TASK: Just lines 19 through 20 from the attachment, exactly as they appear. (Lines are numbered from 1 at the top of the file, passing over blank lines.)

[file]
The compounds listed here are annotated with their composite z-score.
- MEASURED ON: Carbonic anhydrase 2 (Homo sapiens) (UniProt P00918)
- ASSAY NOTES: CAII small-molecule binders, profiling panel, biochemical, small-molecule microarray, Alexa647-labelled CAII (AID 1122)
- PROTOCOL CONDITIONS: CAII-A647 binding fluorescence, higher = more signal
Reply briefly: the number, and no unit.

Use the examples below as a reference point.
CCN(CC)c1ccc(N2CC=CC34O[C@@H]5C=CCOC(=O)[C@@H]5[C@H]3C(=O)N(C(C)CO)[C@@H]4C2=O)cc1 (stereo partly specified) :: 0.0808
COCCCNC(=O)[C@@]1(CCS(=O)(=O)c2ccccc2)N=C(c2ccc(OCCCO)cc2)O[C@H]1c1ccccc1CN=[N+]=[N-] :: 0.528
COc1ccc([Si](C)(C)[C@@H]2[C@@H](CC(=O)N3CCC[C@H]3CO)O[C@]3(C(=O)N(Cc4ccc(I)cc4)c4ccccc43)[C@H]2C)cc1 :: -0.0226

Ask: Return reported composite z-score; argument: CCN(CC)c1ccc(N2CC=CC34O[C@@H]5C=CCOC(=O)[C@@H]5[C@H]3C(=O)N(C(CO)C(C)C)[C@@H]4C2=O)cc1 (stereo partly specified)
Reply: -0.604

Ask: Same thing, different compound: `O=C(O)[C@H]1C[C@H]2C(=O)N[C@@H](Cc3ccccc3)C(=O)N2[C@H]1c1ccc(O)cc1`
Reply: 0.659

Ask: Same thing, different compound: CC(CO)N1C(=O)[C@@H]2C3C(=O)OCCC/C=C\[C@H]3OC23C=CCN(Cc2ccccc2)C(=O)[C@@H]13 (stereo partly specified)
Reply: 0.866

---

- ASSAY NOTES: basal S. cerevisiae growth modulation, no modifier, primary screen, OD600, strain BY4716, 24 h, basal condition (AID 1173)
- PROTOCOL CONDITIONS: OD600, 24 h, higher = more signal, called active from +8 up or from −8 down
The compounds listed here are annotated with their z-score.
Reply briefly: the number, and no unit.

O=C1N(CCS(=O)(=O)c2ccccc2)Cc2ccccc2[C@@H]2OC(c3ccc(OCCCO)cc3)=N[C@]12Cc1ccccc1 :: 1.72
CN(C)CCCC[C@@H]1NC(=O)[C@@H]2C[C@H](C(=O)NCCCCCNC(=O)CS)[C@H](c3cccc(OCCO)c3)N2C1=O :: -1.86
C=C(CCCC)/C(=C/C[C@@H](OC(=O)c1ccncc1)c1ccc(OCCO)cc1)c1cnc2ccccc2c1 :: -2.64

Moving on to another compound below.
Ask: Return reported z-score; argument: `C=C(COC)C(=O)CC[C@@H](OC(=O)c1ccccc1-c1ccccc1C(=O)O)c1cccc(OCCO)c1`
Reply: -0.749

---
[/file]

The compounds listed here are annotated with their z-score.
Reply briefly: the number, and no unit.